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Unemployment and worklessness

Key points for October 2017

  • In October 2017 the number of Jobseekers Allowance (JSA) claimants in Herefordshire was 642; this is 16 per cent lower than in October 2016 (767). The corresponding claimant rate [1] was 0.6 per cent, lower than the West Midlands region (1.5 per cent) and England as a whole (1.0 per cent).

  • Currently. the number of people claiming JSA for up to 6 months is at the lowest level since Jnuary 2008
  • The wards with the highest number of JSA claimants in October 2017 were Leominster East, Hinton and Hunderton, Newton Farm and Leominster North.

Unemployment is defined as someone who is out of work because they can't find a job. Other reasons for being out of work exist, such as health problems, or caring commitments, but this is not unemployed. 

The main source of information about unemployment in Herefordshire comes from Jobseekers Allowance (JSA) administrative data. JSA claimant count is one of two main measures of unemployment, the other is taken from the Annual Population Survey, which reports the number of working age people (available for work) who report themselves as being unemployed.

Jobseekers Allowance (JSA)

JSA claimant counts are the most timely and accurate source of data at local authority level and below. However, it should be noted that they under-estimate the true level of unemployment, because many people actively seeking a job are either not eligible or do not choose to claim. Furthermore, occasional changes in benefit criteria can cause fluctuations in JSA claimant rate1, which are independent of unemployment levels.

The latest 2011 Census figures provide further information about unemployment. The latest key statistics can be found on the economic activity page

Chart 1: New claimants, claimants leaving benefit and total claimants seasonally adjusted for Herefordshire, 2008 – 2015

Claimant count
Source: ONS - Crown copyright

The main points to note about the most recent figures are listed below (all figures are unadjusted for seasonal variation unless otherwise stated)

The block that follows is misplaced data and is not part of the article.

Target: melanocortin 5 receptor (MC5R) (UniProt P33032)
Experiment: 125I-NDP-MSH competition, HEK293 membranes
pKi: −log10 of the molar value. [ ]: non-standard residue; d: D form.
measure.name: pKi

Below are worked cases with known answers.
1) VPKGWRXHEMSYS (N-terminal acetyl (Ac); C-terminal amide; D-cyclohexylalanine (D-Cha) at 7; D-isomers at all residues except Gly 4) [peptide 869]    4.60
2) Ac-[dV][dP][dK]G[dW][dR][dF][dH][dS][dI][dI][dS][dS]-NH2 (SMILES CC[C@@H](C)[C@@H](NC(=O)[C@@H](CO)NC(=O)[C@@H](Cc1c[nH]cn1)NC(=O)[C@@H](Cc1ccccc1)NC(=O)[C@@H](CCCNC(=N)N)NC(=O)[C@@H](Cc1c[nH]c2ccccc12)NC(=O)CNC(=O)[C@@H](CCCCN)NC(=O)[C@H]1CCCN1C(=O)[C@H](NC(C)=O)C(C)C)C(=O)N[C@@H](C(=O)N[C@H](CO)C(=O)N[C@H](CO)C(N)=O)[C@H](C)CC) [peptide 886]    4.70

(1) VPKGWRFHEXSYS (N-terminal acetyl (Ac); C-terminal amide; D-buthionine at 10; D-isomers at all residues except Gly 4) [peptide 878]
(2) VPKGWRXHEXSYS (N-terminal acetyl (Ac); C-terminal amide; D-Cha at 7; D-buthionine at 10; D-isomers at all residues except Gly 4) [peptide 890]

• The overall claimant count is currently at its lowest level since the economic downturn of 2008. The fall in unemployment may be consistent with increasing employment in the country, however, it may not be entirely attributable to an improving job market, it could also partly be explained by a rise in the number of economically inactive people; for example, some people may have been switched to other benefits (such as incapacity benefit). Furthermore, there recent changes to the sanction regime may have resulted in instances of benefits being removed for non-compliance.

  • In October 2017, 180 people (28 per cent of claimants) had been claiming for more than 12 months, compared with 95 people (15 per cent of claimants) claiming for between 6 and 12 months. The largest number of claimants, 370 people (58 per cent of claimants), had been claiming for less than six months. The most notable drop was seen in the number of people claiming for less than 6 months, falling by 86 per cent since the high point in March 2009

Chart 2: Number of claimants by duration 

Claimants by duration

 Source: ONS - Crown copyright

  • Young claimants (under 25 years of age) experienced the largest fall in unemployment over the last year, falling by a third while number of claimants aged 49-64 years increased by nearly a half (46 per cent).

  • In October 2017, the greatest proportion of Herefordshire claimants by usual occupation were in the ‘sales occupations’ category (70 per cent), followed by ‘elementary trades, plant and storage related occupations’ (6 per cent) and ‘corporate managers’ (5 per cent). The makeup of claimants by usual occupation is broadly the same in Herefordshire as nationally.  Over the last year, there was a notable increase of claimants whose usual occupation was ‘administrative occupations’.

Unemployment rate

The estimated unemployment rate amongst 16-64 year-olds in Herefordshire was 3.1 per cent (3,000 people) in the year to December 2017, statistically significantly lower than both regionally (5.4 per cent) and nationally (4.4 per cent).  This is the lowest it has been since 2004/2005 and continues the downward trend seen since a local post-recession spike of 3.8 per cent in 2016.

Source: ONS-model-based estimates of unemployment

1. The proportion of 16-64 year olds claiming Jobseekers allowance

2. Unemployed as a percentage of the economically active population (16-
    64 years)

3. The Annual Population Survey (APS) is a combined survey of
       households in Great Britain. Its purpose is to provide information on
       key social and socioeconomic variables between the 10-yearly
       censuses, with particular emphasis on providing information relating to
       sub-regional (local authority) areas. Due to sample size limitations,
       APS data is not available below local authority level i.e. data is not
       available for wards and super output areas. 



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Last updated: Tuesday, May 08, 2018